Life and Style

The website that aims to let users 'annotate the world's text' has launched its first iPhone app following a spat with Google

Carol Ann Duffy : 'I was told to get a proper job'

She's the first female poet laureate and a set-text fixture, but, says Carol Ann Duffy, life hasn't really changed all that much

Birthday boy Blunkett bested by bovine bully

MP breaks rib after confrontation in Derbyshire field

The people's poet

The <i>IoS's</i> literary editor, Katy Guest, considers how Carol Ann Duffy will handle the 'poisoned chalice' of being the new Poet Laureate

First Night: Tusk Tusk, Jerwood Theatre Upstairs, Royal Court, London

Youngsters carry off remarkable stage debuts

Aldo Williams: A brilliant film &ndash; and a tribute to teachers

If you're a secondary teacher, you're lucky if it's just one class and unlucky if it's two or more. These are the classes that utterly, miserably, wretchedly, exhaust you. End of term can't come soon enough. In fact, in your worst moments maybe you have been thinking that the end of the school year and a change of job can't come soon enough – maybe to the private sector, where you know such grimness just doesn't occur.

Tom Sutcliffe: It's time we redefined the word 'adult'

Odd phrase "adult movies" – and one that's only been with us, according to the OED, since 1958, where the first citation comes from a New Musical Express small ad offering "unusual adult photo sets".

Downstream, By Tom Fort

Finding a trickle of water measuring just "12 inches across" in a field in rural Staffordshire, Tom Fort feels kinship with Speke at Lake Victoria. Travelling by foot, bicycle and sometimes punt, his easy-flowing narrative follows the River Trent until it mingles with the Ouse.

One Minute With: Lissa Evans

Leading article: University challenged

T S Eliot wrote that humankind cannot bear very much reality. It sometimes seems that we British cannot bear very much intelligence; at least if the gnashing of teeth that Gail Trimble has provoked through her virtuoso performances on University Challenge is anything to go by.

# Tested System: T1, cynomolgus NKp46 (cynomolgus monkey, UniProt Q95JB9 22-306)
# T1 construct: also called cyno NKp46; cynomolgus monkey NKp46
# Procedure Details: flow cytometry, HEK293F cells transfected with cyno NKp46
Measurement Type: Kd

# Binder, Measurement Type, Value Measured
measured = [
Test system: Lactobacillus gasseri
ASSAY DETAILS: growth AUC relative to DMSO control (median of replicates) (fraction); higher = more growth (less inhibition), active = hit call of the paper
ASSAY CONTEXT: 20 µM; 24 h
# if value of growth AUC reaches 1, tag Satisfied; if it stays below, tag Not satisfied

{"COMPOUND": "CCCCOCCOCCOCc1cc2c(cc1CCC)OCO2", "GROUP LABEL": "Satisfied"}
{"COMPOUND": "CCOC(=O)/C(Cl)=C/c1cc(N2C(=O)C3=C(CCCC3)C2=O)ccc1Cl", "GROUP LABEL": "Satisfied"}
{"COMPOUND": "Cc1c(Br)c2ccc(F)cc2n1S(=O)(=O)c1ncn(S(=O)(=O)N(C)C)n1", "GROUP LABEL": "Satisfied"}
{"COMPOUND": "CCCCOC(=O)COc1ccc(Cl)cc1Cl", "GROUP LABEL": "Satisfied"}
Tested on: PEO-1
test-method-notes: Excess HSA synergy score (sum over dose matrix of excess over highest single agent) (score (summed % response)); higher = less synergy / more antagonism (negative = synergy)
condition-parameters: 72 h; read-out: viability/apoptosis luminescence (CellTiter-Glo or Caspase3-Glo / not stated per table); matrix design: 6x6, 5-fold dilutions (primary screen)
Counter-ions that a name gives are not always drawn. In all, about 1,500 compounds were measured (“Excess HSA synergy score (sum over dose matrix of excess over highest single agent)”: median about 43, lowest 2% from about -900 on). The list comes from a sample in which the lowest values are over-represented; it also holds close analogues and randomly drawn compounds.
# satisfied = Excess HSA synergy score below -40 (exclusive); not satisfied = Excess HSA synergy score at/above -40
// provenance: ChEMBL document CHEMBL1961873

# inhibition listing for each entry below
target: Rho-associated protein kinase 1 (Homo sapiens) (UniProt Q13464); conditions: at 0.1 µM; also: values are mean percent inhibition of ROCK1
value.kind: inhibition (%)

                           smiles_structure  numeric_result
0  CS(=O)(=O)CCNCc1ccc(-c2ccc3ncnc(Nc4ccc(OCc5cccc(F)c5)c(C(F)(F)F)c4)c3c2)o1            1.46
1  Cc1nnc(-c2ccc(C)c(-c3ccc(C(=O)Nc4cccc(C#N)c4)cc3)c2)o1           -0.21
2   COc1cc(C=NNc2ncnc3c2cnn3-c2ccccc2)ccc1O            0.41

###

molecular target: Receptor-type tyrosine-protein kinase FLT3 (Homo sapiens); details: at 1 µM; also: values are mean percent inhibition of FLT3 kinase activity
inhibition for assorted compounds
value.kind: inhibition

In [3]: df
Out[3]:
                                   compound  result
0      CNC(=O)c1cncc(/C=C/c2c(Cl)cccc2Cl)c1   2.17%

Obituaries: Derek Stanford

I feel bound to add to James Fergusson's scholarly obituary of Derek Stanford (9 January), since I had been acquainted with Derek since the early 1970s, when I joined his Poetry Writing Class at the City Lit in London, writes Julie Whitby. He didn't merely "subsist" in this capacity; as tributes from some of his ex-pupils avow, he was a brilliant lecturer, working by encouragement rather than overt criticism. James Berry (one-time winner of the National Poetry Competition) and dozens more benefited from his inspired instruction.

Book of a Lifetime: Four Quartets, By T S Eliot

Some books, like some pieces of music, works of art, conversations, people, change everything: once experienced, nothing is ever the same again. From many such before-and-after books I have chosen Four Quartets by T S Eliot (1943). I had read The Waste Land at school, but it wasn't until my first term at Cambridge that I discovered the Quartets in G David, a legendary second-hand bookstore. Pulling out an elegant Faber edition, I skimmed the first few lines of "Burnt Norton", felt the instant clamour in my head and heart and promptly threw down my paltry two quid. Rushing back to college, I gobbled up all four poems in one breathless, astonished sitting.

Minor British Institutions: Now That's What I Call Music

Can you believe that we're up to Now 71? Seems only yesterday that Woolies were selling Now 23. Ah, nostalgia. With the iPod, the idea of compilation has become universal; but we should pay tribute to the pioneers. Once upon a time, the idea of the compilation album was anathema to the true music fan.

Poetry enters remarkable new territory

Glitzy readings, throngs of fans &ndash; verse has never been more vibrant. John Walsh works the crowd at the TS Eliot prize, and witnesses the birth of a star